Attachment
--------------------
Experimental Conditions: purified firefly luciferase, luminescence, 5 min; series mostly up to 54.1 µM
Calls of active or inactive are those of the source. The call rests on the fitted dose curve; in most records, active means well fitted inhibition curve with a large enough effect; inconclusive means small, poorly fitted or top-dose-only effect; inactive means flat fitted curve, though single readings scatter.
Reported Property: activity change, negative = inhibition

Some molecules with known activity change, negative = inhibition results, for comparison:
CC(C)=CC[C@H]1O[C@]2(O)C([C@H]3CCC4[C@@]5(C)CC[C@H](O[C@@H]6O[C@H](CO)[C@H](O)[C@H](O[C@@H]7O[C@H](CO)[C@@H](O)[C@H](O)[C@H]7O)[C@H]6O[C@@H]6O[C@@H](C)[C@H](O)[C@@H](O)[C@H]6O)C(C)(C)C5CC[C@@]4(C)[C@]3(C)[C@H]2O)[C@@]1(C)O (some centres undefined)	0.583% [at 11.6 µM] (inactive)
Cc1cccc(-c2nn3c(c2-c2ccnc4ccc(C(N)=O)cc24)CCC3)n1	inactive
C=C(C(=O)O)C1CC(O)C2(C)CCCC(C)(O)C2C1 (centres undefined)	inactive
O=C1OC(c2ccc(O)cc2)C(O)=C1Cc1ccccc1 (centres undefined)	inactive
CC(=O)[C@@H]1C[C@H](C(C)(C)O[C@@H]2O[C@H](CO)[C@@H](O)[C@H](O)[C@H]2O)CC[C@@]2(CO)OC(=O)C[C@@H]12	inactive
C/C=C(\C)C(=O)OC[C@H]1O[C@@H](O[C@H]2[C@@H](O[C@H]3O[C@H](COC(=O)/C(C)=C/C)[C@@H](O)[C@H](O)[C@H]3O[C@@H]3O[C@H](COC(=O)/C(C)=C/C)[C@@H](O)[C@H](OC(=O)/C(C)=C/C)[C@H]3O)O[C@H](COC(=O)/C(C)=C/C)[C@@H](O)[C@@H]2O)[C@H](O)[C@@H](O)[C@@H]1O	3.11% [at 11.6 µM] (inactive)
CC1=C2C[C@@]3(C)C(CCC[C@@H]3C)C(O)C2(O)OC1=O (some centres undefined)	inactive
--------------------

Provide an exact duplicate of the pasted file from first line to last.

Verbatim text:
Experimental Conditions: purified firefly luciferase, luminescence, 5 min; series mostly up to 54.1 µM
Calls of active or inactive are those of the source. The call rests on the fitted dose curve; in most records, active means well fitted inhibition curve with a large enough effect; inconclusive means small, poorly fitted or top-dose-only effect; inactive means flat fitted curve, though single readings scatter.
Reported Property: activity change, negative = inhibition

Some molecules with known activity change, negative = inhibition results, for comparison:
CC(C)=CC[C@H]1O[C@]2(O)C([C@H]3CCC4[C@@]5(C)CC[C@H](O[C@@H]6O[C@H](CO)[C@H](O)[C@H](O[C@@H]7O[C@H](CO)[C@@H](O)[C@H](O)[C@H]7O)[C@H]6O[C@@H]6O[C@@H](C)[C@H](O)[C@@H](O)[C@H]6O)C(C)(C)C5CC[C@@]4(C)[C@]3(C)[C@H]2O)[C@@]1(C)O (some centres undefined)	0.583% [at 11.6 µM] (inactive)
Cc1cccc(-c2nn3c(c2-c2ccnc4ccc(C(N)=O)cc24)CCC3)n1	inactive
C=C(C(=O)O)C1CC(O)C2(C)CCCC(C)(O)C2C1 (centres undefined)	inactive
O=C1OC(c2ccc(O)cc2)C(O)=C1Cc1ccccc1 (centres undefined)	inactive
CC(=O)[C@@H]1C[C@H](C(C)(C)O[C@@H]2O[C@H](CO)[C@@H](O)[C@H](O)[C@H]2O)CC[C@@]2(CO)OC(=O)C[C@@H]12	inactive
C/C=C(\C)C(=O)OC[C@H]1O[C@@H](O[C@H]2[C@@H](O[C@H]3O[C@H](COC(=O)/C(C)=C/C)[C@@H](O)[C@H](O)[C@H]3O[C@@H]3O[C@H](COC(=O)/C(C)=C/C)[C@@H](O)[C@H](OC(=O)/C(C)=C/C)[C@H]3O)O[C@H](COC(=O)/C(C)=C/C)[C@@H](O)[C@@H]2O)[C@H](O)[C@@H](O)[C@@H]1O	3.11% [at 11.6 µM] (inactive)
CC1=C2C[C@@]3(C)C(CCC[C@@H]3C)C(O)C2(O)OC1=O (some centres undefined)	inactive